Well it’s all very interesting isn’t it? This business of CRT issuing short term licences to naughty “Continuous cruisers” who haven’t engaged “In a continuous journey in one direction of more than twenty miles.” Let’s ignore the fact that I am not a continuous cruiser and have just completed a leisurely three week journey of 109 miles , and explore what I have learned from meeting other boaters as we tootled up the GU.
CRT’s measures seem to be working, up to a point. We met a fair few boaters who were indeed moving more that they used to because they had been given six months to do it or be refused a licence after that. One, I thought was meeting CRT’s requirements adequately enough. he moved every fourteen days and plied a patch between Uxbridge and Cowroast. That’s 23 miles. He was so anxious to be seen to comply that his boat bore a sign requesting CRT spotters to sign a logbook in his top box every time they logged him.
Another fellow we met wasn’t so good. Although anxious to qualify for his next licence, he didn’t seem to want to co-operate with the spirit of the rule, which is to not hog a particular mooring constantly. As he saw it, all he needed to do was to be seen in two places twenty miles apart during his six months. The rest of the time (probably 25 weeks) he would spend in a much closer area. What he was doing when we met him was travelling up to the lock by the Grove pub, just below Leighton Buzzard, photographing his boat to show where he had reached, and immediately returning to his “home” patch. He didn’t even stop his engine, he just turned round, stepped off his boat to take a picture, and set off back down the canal. I sincerely hope that CRT doesn’t allow this sort of thing, or it would make a mockery of the whole approach.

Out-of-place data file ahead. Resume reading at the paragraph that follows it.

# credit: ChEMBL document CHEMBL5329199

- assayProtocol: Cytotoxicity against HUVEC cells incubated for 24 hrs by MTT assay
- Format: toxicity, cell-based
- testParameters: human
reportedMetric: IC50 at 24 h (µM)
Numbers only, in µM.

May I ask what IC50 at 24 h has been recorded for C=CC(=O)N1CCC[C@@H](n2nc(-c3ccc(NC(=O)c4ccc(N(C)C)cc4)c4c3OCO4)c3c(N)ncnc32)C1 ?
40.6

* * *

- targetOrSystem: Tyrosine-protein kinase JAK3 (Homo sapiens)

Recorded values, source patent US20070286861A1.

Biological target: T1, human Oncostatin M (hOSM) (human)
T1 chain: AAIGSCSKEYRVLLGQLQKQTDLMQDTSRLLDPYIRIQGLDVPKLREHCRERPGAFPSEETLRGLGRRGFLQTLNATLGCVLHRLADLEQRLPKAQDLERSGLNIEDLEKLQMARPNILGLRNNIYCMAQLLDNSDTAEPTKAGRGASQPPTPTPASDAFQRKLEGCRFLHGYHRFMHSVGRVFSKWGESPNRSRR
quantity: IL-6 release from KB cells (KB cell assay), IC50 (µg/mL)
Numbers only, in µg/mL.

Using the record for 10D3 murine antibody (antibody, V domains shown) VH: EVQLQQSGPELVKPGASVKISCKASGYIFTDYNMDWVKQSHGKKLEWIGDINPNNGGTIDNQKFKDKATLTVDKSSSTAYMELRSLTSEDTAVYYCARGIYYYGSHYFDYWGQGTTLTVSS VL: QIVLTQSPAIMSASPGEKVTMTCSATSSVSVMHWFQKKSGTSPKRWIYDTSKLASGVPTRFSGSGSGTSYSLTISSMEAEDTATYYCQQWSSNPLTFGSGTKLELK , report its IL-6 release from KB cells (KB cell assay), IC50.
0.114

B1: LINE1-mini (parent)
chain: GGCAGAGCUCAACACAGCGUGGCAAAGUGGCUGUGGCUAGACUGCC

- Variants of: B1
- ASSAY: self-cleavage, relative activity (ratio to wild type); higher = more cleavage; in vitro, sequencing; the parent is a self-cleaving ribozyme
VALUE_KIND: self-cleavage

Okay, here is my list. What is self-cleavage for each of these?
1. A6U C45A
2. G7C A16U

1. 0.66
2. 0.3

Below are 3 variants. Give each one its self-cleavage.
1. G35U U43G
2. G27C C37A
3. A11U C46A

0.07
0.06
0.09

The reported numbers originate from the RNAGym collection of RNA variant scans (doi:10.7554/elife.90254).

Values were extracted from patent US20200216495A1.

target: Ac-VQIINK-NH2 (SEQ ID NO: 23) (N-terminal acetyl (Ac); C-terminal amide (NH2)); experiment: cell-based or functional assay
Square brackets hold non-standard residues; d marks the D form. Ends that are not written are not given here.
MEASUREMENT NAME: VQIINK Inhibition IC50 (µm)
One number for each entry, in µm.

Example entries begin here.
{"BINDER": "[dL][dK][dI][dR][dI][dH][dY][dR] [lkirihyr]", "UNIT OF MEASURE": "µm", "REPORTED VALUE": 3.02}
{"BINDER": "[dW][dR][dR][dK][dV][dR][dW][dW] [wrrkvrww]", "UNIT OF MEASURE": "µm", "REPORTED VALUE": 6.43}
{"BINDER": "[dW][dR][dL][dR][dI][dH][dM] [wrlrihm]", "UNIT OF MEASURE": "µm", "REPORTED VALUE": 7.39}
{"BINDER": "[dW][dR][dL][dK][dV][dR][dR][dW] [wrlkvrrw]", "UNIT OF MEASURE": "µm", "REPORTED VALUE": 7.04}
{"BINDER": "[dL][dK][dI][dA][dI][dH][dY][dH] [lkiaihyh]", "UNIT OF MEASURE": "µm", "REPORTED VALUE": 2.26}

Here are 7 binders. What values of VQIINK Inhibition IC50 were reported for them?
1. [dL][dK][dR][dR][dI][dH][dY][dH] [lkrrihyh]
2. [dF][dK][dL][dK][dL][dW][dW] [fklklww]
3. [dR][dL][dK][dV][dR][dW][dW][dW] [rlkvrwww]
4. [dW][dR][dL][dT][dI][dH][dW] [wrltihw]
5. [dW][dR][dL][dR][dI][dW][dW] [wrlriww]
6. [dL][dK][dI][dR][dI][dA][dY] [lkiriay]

I feel sorry for CRT, ‘cos people are clever enough to outwit them a lot of the time by interpreting the detail of the rules but ignoring the spirit of them. I also feel sorry for a significant number of boaters who have told me that they are reluctant or afraid to take their boat into central London for fear of not finding a place to stop. It could well get worse before it gets better as more and more people try to establish a liveaboard spot in London. I notice too, that the demographic is beginning to change. A new, more affluent class of boater is joining the throng, and evidenced by the increasing number of new widebeam boats heading for the capital. Someone told me, probably apocryphally, that three new widebeams a week were being dropped (well lowered I suppose) in the canal at Cassiobury.
I have an idea.
Given the very large number of boaters resident on London’s canals, even if they comply with CRT’s rules on moving, the congestion is unlikely to decrease for some time and visitors from outside are going to have a problem finding places to stop. It is well known that boaters within the city do late night swaps of paces on visitor moorings to keep their place. I have witnessed it myself.
One answer could be to register boaters within the capital as “London Boaters” with a separate London licence (no extra charge to the boater). This licence which would have to be displayed, might for instance have a large L on it or be a different colour – whatever, so long as it could easily be identified. I would then propose that CRT nominate a number of Visitor Moorings available only to non-London boaters e.g. Paddington basin, a couple of spots near Camden market, A few spots at Victoria Park and so –on. This would enable boaters from further afield to either visit or pass through London with some assurance that they could get the visitor moorings they are entitled to.
What do you think?